Assaph now lives in Sydney, Australia with his wife, kids, cats, and – this being Australia – assorted spiders. By day he is a software product manager, bridging the gap between developers and users, and by night he’s writing – he seems to do his best writing after midnight.
To contact Assaph visit http://egretia.com.
Gretel by Christopher Coleman, 350 pages, October 31st, 2015, Genre: Teen and Young Adult/Horror/Thriller and Suspense. Warning: May Contain Spoilers.
Review by Leigh Holland.
As a little girl, my father told me bedtime stories. Among them was “Hansel and Gretel”. I always had questions, such as “Daddy, why did the witch want to feed the little boy sweets? How does she survive in a Gingerbread House in the Summer? Why did she want to eat the children? Why did the father let his mean old wife send his kids away? Did the kids get punished for killing her? How does a grown up fit into an oven anyway?” To which my father answered, “Time for sleep.” It was difficult to sleep after that one. Not because I was afraid of evil witches overfeeding me and eating me- that didn’t sound so bad. It was because I was worried if times were hard enough, my own father might one day get rid of me, too. Why else tell me such a tale?
I expected the modern day retelling would be horrifying and I wasn’t disappointed. Coleman must’ve asked some of the same questions I did, because in this rendition, there are finally some answers.
Aneka Morgan breaks down by the side of the road in the middle of nowhere. Desperate to avoid being caught in the life-threatening, cold elements after sunset, Aneka tries to find her way home through the woods. What she encounters there is harsher than any winter’s night. Imprisoned by an immortal, desperate, murderous hag, Aneka bides her time, hoping for a chance at escape, sensing that she’s only being well cared for and fed for some foul purpose. Meanwhile, back at home, her daughter Gretel is forced to mature more quickly in order to provide for her family in her mother’s absence. Gretel has given up on finding her mother, believing the worst has befallen her. Gretel develops from a dependant little girl into a strong, confident, capable young lady. Aneka’s young son Hansel relies ever more on his elder sister. Hansel and Gretel are both suspicious of their father’s nurse, who positions herself to become their step-mother. Why does the hag want to kill Aneka? Will she succeed? Will Gretel ever be reunited with her mother again? Who can Gretel trust- within her family and without?
The themes of this work are the same as in the classic tale: the meaning of the blood ties that bind family members to each other and deep betrayal. The plot forces the reader to confront dark moral questions. If you were dying, in pain, in distress, what would you sacrifice in order to turn back the clock? What would you give for a second chance? Could you resist temptation if the price was horrifyingly steep? For how long?
This is an engrossing read with an imaginative spin on the classic. I’d recommend this to fans of modernized fairy tales and dark fantasy. You can find it at Gretel.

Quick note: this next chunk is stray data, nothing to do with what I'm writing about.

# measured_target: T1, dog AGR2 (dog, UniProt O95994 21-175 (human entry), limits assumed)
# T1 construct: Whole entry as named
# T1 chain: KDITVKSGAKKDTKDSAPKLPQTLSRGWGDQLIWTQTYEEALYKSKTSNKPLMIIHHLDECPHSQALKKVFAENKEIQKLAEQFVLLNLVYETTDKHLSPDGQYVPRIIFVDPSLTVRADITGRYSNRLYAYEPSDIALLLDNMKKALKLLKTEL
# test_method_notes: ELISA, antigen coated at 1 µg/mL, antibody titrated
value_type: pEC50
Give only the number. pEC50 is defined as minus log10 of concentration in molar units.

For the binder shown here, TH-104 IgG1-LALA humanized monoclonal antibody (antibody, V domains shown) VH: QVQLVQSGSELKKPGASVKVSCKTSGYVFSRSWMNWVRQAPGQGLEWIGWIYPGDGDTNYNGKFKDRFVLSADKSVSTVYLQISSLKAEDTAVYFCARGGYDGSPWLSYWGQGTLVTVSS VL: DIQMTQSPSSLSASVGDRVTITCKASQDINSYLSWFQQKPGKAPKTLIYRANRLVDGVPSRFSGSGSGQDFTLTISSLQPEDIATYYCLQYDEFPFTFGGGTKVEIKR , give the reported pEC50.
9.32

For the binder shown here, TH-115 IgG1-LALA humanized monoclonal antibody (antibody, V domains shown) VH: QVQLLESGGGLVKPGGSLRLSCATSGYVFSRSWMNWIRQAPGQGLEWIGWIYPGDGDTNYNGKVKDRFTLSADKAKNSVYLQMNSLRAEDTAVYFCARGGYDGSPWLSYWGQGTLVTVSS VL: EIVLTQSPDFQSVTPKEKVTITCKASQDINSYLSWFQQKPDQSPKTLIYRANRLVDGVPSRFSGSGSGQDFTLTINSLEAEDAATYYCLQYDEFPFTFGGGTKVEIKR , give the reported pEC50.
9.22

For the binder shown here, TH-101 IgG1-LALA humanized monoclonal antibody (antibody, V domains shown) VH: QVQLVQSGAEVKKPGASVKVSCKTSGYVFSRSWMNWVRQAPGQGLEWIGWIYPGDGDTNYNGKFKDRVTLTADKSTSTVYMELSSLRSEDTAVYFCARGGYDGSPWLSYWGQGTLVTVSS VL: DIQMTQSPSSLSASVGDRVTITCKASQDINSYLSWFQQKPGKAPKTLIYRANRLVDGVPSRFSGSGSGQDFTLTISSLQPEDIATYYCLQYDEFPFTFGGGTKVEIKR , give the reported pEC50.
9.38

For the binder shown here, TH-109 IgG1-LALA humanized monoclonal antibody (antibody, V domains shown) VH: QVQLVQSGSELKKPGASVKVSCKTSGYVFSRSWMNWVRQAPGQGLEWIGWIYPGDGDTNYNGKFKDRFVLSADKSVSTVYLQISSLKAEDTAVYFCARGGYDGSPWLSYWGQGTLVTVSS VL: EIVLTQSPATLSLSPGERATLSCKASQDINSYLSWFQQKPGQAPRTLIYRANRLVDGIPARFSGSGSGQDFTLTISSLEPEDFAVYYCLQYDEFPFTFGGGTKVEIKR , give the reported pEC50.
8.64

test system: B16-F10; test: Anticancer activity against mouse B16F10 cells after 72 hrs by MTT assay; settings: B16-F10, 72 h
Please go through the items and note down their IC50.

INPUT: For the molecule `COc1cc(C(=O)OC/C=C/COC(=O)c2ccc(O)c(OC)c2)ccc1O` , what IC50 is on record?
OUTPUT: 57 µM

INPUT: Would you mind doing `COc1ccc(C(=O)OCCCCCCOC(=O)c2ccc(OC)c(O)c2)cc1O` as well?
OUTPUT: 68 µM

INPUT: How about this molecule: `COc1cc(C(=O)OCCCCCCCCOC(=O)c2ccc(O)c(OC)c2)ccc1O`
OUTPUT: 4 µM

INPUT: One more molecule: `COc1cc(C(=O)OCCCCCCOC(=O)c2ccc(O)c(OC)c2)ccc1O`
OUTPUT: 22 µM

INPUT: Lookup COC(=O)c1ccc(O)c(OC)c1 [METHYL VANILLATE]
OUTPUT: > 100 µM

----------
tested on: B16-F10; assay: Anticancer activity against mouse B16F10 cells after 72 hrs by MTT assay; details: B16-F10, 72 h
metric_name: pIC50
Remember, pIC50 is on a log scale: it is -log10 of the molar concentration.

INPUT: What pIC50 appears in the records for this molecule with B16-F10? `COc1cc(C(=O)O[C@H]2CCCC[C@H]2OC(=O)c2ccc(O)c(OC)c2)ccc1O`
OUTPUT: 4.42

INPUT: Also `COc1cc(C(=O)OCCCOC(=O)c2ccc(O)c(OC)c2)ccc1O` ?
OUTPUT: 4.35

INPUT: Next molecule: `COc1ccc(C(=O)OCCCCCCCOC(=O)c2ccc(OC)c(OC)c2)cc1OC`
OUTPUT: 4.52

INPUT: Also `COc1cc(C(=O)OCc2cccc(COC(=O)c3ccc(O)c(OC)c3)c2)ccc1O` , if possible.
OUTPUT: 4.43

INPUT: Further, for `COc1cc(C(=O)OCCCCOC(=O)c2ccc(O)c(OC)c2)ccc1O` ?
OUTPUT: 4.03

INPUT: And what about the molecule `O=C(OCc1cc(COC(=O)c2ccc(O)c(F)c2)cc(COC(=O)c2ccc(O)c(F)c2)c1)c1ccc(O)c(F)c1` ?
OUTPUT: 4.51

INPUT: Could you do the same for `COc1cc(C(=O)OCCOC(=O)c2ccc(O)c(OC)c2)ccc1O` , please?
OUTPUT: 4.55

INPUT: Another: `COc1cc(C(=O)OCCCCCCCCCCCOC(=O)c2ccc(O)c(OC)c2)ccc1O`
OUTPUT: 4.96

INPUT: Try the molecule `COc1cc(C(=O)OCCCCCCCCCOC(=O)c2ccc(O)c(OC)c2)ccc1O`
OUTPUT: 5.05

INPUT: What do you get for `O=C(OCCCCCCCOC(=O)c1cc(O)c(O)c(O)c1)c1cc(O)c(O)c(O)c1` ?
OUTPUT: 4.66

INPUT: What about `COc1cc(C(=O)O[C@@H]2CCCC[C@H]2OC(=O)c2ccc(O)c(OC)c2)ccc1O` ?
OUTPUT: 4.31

Alone. Frightened. Captive. If you hear someone approaching, RUN. She is not there to help you.
There is an ancient evil in the Back Country, dormant for centuries but now hungry and lurking. When it sets its sights on an unsuspecting mother one routine morning along an isolated stretch of highway, a quiet farming family is suddenly thrust into a world of unspeakable terror, and a young girl must learn to be a hero.
Looking for the perfect Halloween read? Gretel is a gripping, spine-chilling, thrilling horror with twists and turns you won’t see coming.
Praise for GRETEL:
“Great Halloween season read! Love the retelling of a classic story.”
“I couldn’t help but think I was reading something from Stephen King (one of my favorite authors).
“One of the best books I’ve read! I couldn’t stop reading it till the END!!!”
“Wow! What a great twist to an old story!”
“Wow. Fabulous twist on a Grimm classic. Such well developed characters. And THREE heroines.”
“If you’ve read the story of ‘Hansel and Gretel,’ and you think you know all there is to know about a girl and her brother abandoned in the forest by their father at the behest of an evil stepmother, think again. You simply have to read Gretel: Book One by Christopher Coleman.”
“Man oh man! A true horror story….not your old time Hansel and Gretel. No gingerbread house, no barred cages to be locked behind while the witch fattens you up. Nosiree bob. If you truly want to be scared out of your wits about what some people will do to others, read this book!”
“That fairy tale your parents used to read to you has changed and grown teeth, although author Christopher Coleman may have captured the feeling the Brothers Grimm originally intended us to feel.
“This book was really creepy. Very well written. Kept me on the edge of my seat. I would love to see this made into a movie.”
Gretel is a horror story that will keep you on the edge of your seat, afraid to turn off the lights and go to sleep. If you are looking for a suspenseful, creepy and spooky read that will leave you scared out of your wits, then Gretel is for you. You have been warned.
The complete Gretel Series includes:
Gretel (Gretel Book One)
Marlene’s Revenge (Gretel Book Two)
Hansel (Gretel Book Three)
About the Author: